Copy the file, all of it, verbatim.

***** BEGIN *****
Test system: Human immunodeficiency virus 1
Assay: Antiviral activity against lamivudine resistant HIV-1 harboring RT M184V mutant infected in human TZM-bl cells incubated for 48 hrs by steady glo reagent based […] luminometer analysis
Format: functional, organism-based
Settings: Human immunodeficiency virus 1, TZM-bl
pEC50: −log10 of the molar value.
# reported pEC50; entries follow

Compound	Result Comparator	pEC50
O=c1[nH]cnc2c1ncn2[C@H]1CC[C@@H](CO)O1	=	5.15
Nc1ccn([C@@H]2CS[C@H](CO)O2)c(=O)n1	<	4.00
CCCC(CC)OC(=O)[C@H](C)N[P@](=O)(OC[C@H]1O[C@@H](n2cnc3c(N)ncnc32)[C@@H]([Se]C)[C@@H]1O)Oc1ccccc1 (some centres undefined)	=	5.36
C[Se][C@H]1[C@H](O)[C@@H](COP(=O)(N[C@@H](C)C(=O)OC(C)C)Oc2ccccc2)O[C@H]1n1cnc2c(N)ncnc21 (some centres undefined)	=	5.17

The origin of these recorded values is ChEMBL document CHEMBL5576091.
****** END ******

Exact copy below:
Test system: Human immunodeficiency virus 1
Assay: Antiviral activity against lamivudine resistant HIV-1 harboring RT M184V mutant infected in human TZM-bl cells incubated for 48 hrs by steady glo reagent based […] luminometer analysis
Format: functional, organism-based
Settings: Human immunodeficiency virus 1, TZM-bl
pEC50: −log10 of the molar value.
# reported pEC50; entries follow

Compound	Result Comparator	pEC50
O=c1[nH]cnc2c1ncn2[C@H]1CC[C@@H](CO)O1	=	5.15
Nc1ccn([C@@H]2CS[C@H](CO)O2)c(=O)n1	<	4.00
CCCC(CC)OC(=O)[C@H](C)N[P@](=O)(OC[C@H]1O[C@@H](n2cnc3c(N)ncnc32)[C@@H]([Se]C)[C@@H]1O)Oc1ccccc1 (some centres undefined)	=	5.36
C[Se][C@H]1[C@H](O)[C@@H](COP(=O)(N[C@@H](C)C(=O)OC(C)C)Oc2ccccc2)O[C@H]1n1cnc2c(N)ncnc21 (some centres undefined)	=	5.17

The origin of these recorded values is ChEMBL document CHEMBL5576091.